Nepal: improving access to drinking water in schools and for labourers

Promotion of water chlorination in schools and by schools

The project put in place by our Nepalese partner, ECCA, aims to improve access to drinking water in schools and communities in central and eastern Nepal, through the bottling and sale of chlorine, produced using WATA technology. ECCA, which stands for Environmental Camps for Conservation Awareness, is an environmental organisation that focuses on raising awareness through young people in schools, as pupils provide excellent communication channels with communities.

ECCA therefore raises awareness about hygiene measures, access to drinking water and reducing school absences due to water-borne illnesses. The organisation has developed educational support programmes concerning hygiene and chlorine (information notices, questionnaires, stickers for chlorine bottles, flyers, T-shirts, caps, and WATA bags). Thanks to the use of Mini-WATA, schools produce their own chlorine to disinfect water and communal toilets. These programmes now work in more than 40 schools.

In parallel, ECCA has also developed a laboratory producing its own stabilised chlorine, which it sells on an ad hoc basis to associations, NGOs, schools, and small businesses. The use of chlorine is also promoted to traders, such as those who sell bottled water. ECCA was able to form a social enterprise in 2015.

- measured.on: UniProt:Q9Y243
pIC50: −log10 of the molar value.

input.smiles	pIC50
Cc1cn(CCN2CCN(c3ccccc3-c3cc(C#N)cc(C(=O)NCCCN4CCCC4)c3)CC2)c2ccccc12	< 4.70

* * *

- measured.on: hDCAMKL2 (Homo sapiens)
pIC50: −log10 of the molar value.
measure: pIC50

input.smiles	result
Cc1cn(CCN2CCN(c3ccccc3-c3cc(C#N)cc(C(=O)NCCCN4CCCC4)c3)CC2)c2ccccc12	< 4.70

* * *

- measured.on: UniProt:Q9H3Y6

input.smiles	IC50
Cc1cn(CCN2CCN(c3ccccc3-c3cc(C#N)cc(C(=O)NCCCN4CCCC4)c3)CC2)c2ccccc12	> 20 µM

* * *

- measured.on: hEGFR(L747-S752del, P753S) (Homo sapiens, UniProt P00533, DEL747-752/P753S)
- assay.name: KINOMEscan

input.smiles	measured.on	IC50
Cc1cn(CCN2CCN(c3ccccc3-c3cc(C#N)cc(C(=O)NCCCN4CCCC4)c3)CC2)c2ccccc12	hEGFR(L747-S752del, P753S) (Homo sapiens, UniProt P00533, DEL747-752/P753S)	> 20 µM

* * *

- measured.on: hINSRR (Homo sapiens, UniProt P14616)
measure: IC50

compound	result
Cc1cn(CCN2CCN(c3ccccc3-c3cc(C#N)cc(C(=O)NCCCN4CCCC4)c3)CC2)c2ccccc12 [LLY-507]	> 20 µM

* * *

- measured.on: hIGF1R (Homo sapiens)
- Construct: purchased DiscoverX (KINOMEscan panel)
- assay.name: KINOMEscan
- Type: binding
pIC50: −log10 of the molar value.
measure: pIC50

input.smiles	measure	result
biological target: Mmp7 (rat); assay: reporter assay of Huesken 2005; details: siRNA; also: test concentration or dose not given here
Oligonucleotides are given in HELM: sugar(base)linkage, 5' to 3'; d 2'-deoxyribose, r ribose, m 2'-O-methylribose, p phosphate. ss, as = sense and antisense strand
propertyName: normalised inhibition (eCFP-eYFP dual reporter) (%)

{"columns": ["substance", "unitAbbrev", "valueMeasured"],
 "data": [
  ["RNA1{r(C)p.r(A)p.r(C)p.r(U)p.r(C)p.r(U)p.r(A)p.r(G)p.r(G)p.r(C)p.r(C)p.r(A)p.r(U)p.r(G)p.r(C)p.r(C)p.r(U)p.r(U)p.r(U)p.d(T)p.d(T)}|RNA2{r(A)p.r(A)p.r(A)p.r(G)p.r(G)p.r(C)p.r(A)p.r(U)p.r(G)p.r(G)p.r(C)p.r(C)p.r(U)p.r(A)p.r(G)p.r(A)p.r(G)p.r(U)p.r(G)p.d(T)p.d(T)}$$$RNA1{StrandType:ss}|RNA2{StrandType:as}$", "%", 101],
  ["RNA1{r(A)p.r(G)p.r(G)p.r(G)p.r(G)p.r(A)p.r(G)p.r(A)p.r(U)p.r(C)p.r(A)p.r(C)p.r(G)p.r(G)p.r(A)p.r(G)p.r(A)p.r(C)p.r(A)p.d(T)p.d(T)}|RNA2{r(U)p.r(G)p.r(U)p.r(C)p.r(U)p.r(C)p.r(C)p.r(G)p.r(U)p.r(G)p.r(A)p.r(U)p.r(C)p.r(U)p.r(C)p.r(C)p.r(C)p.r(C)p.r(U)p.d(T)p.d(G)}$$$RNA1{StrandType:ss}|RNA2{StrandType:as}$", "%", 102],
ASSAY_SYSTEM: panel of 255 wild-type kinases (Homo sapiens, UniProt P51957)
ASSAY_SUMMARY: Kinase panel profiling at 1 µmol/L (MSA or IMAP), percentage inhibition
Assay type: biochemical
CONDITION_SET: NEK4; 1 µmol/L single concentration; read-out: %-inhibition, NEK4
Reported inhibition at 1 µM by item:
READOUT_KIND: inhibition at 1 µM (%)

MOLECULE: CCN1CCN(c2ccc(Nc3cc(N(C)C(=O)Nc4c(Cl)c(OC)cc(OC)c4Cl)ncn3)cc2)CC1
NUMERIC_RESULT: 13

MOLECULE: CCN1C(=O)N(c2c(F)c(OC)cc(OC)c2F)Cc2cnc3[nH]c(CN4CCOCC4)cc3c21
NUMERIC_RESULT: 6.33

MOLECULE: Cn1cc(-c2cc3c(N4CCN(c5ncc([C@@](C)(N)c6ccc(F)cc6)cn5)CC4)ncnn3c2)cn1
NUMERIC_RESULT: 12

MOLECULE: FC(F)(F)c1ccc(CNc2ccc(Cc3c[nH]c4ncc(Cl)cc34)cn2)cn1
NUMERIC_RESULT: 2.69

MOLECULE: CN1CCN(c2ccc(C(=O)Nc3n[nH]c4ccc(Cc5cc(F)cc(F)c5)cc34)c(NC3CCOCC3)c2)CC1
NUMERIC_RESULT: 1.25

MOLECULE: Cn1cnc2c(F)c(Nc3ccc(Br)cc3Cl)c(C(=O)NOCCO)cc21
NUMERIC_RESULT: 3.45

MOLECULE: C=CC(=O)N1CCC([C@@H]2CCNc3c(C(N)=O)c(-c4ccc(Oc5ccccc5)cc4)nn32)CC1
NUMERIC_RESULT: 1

SDC and Antenna funding: CHF 130,000 over four years (2010-2013)

Drop for Life funding: CHF 30,000 over three years (2012-2014)

Antenna contact: Fanny Boulloud

Learn more: Business model of our partner ECCA

Improving access to drinking water for labourers (CSR)

MinErgy’s Safe Water Project aims to reduce absenteeism at work due to waterborne illnesses by supplying factory water tanks with chlorinated water.

Supplying workers with drinking water 

Social mobilisers working on the MinErgy project have taken charge of raising awareness about water-borne illnesses. They use test tubes to test the presence or absence of coliform bacteria in the water. If the solution is contaminated, the sample turns black. This is an excellent way of demonstrating that although the water is clear, it is not necessarily safe. This approach could become a model that is made available to brick factories in the Kathmandu Valley.

How to establish a business model

The project’s objective is to find a viable model for the distribution of treated water to labourers in cooperation with business owners and workers themselves. The model must be acceptable from a social point of view for labourers and entrepreneurs; it must also be accessible for labourers, while remaining cost effective for the supplier; eventually it must use clean technology.

Beneficiaries: 1,500 beneficiaries

Budget: CHF 40,000 (2010-2013)

Antenna contact: Fanny Boulloud

Learn more: Business model of our partner MinErgy